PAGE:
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Information Security Risk Analysis

by Jago Maniscalchi  //  May 17, 2010  //  Risk Management, Threat Mitigation  //  2 Comments

Following our popular article on Threat vs Vulnerability vs Risk, this article digs a little deeper into Risk Analysis, by considering Hybrid – qualitative and quantitative – Risk Analysis.

In our last article, we defined a Threat as the coincidence of an Actor, Motivation and an exploitable Vulnerability. We went on to define Risk as the product of a Threat, Probability and Business Impact.

Let us start this article with a flow chart illustrating the relationship between some of the concepts in Risk Analysis. We show the corporation in the centre, the threats on the right and the countermeasures on the left. The residual risk exposure, shown at the bottom, is the risk introduced by the threats, but that isn’t successfully avoided or mitigated. This residual risk must be accepted by the organisation.

NIST SP800-30 sets out s series of steps that should be carried out during Risk Analysis (also known as Risk Assessment). The steps, shown below, are a hybrid of quantitative and qualitative analysis. Where quantities are known, they should be included, where threats, risks, or assets are subjective, scenarios should be developed. ‘High / Med / Low’ can be substituted for figures in both likelihood and impact assessments.

The output of a Risk Analysis is the current exposure of the organisation and a proposal for the introduction of controls to mitigate some or all of that risk.

When conducting Quantitative Risk Analysis, a loss expectancy is calculated for each asset vulnerability. Each asset must be valued (AV), and the exposure (as a %) of that asset, given the particular vulnerability in question, must also be calculated. For example, confidential business plans worth £1m may cost only £200k to redevelop if they were lost in a fire. The exposure of this asset is therefore 20%. A single loss would cost the business £200,000.

Single Loss Expectancy (SLE) = Asset Value (AV) x Exposure Factor (EF)

The business must then estimate the number of occurrences, annually, of this particular loss. This can be a whole number or a fraction if the event occurs less than once per year. The Annual Rate of Occurrence (ARO) can be predicted based on historical figures. It is essentially the balance of the adversary capability against the countermeasures (controls) put in place by the Security Manager.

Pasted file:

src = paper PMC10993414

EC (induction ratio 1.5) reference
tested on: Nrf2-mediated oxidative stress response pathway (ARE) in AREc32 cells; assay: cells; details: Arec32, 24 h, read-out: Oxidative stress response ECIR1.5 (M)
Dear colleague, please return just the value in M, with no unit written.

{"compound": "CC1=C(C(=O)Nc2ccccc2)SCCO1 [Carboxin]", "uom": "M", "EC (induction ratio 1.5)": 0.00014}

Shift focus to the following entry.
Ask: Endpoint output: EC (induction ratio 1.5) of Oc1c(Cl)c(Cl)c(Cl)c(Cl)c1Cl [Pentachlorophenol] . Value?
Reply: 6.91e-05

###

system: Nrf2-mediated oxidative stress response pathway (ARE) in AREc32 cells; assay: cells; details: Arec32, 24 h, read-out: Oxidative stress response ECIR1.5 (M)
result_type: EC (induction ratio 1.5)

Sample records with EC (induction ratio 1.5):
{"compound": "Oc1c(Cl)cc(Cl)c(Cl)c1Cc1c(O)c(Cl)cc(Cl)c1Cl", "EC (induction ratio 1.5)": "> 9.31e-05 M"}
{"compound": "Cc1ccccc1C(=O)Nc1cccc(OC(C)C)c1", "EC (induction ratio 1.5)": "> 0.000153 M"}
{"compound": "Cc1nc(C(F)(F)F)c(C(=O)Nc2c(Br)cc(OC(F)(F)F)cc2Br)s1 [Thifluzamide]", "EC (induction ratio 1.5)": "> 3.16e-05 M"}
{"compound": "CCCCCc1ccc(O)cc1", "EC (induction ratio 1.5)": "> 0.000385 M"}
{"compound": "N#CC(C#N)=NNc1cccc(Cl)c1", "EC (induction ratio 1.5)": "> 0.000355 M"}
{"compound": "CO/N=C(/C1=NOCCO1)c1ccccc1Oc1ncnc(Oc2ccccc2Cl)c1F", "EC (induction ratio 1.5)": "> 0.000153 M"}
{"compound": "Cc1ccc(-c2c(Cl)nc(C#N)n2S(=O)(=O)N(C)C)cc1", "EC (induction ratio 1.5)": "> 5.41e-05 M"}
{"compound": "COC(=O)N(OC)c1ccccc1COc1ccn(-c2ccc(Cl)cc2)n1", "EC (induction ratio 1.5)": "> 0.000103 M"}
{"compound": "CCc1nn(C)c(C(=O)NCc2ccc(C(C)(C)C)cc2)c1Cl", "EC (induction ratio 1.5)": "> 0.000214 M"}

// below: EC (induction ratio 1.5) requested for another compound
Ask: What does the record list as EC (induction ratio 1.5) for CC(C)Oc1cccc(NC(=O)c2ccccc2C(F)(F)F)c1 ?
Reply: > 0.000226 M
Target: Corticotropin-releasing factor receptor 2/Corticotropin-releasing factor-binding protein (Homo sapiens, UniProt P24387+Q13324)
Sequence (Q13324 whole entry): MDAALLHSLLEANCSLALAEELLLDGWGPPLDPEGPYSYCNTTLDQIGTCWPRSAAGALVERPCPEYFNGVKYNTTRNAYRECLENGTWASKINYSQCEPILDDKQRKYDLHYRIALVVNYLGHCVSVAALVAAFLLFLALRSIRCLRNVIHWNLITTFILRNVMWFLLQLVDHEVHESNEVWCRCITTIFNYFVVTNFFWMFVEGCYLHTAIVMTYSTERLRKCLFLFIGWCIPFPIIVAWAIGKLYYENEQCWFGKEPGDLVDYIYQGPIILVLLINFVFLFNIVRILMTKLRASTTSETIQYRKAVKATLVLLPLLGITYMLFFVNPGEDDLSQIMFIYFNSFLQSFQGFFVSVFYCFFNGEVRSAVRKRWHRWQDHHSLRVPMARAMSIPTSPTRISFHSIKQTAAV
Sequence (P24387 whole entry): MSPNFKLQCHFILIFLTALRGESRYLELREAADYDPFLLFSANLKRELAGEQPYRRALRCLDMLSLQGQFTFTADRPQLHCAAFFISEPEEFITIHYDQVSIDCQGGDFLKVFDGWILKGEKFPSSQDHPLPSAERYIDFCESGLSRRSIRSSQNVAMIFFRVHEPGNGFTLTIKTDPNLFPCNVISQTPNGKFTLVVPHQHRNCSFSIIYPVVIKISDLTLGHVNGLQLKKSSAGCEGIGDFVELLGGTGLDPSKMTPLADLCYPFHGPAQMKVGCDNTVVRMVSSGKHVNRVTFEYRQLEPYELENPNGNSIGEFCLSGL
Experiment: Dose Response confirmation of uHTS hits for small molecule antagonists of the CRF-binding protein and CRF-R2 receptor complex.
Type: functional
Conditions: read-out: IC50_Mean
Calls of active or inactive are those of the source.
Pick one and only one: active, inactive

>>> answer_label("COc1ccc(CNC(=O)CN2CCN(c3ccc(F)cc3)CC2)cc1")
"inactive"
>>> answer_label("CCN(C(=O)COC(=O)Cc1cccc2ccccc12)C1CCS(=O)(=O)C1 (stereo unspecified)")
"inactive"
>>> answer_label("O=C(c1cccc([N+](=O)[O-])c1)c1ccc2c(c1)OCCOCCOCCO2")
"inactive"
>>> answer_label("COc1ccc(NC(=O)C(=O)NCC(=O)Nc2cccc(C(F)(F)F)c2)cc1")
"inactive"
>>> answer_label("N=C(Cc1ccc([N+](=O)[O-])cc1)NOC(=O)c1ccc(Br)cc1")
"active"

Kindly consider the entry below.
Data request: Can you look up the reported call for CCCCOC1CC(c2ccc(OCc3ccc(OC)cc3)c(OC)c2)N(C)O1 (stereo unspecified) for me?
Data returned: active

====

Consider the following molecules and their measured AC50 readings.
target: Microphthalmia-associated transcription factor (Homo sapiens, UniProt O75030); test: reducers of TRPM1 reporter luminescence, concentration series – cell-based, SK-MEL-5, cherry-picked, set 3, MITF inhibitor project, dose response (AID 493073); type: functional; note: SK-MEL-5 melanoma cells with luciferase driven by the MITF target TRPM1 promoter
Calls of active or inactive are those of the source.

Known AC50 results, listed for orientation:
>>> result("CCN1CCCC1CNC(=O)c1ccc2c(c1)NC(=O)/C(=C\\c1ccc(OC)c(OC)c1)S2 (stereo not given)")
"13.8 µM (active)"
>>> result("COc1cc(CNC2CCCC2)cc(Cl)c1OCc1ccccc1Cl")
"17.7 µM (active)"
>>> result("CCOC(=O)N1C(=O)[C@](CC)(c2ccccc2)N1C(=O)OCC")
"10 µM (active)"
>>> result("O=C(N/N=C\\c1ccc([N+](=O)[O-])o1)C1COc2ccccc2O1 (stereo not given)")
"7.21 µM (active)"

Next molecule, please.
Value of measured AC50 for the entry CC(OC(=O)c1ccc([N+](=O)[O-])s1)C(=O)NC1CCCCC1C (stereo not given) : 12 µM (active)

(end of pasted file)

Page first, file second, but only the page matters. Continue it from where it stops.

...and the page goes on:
Looking back at our flow chart, then, the Asset and Vulnerability are used to calculate the Single Loss Expectancy (SLE) and the Threat, Threat Actor, Controls and Security Manager can be used to estimate the Annual Rate of Occurrence (ARO).

The final calculation – Annual Loss Expectancy (ALE) – is a numeric approximation of risk. It can be used to help the business decide whether the risk should be:

  • avoided – through changing business process
  • mitigated – through introduction of countermeasures
  • accepted – because the cost of avoidance or mitigation outweighs the ALE
Annual Loss Expectancy (ALE) = Single Loss Expectancy (SLE) x Annual Rate of Occurrence (ARO)

Countermeasures or Risk Avoidance measures should only be considered if the cost of adoption is less than the Annual Loss Expectancy for the particular threat. Risk transference (e.g. insurance) could also be considered though, again, if the cost is greater than the ALE, the organisation should probably consider ‘self-insuring’, assuming it is legal to do so.

About the Author

Jago Maniscalchi is a Cyber security consultant, though he tries to avoid the word "Cyber" at all costs. He has spent 15 years working with Information Systems and has experience in website hosting, software engineering, infrastructure management, data analysis and security assessment. Jago lives in London with his family, enough pets to start a small zooalogical society, and a Samsung NaviBot Robotic Vacuum Cleaner. Despite an aptitude for learning computer languages, his repeated attempts to learn Italian have resulted in spectacular failure.

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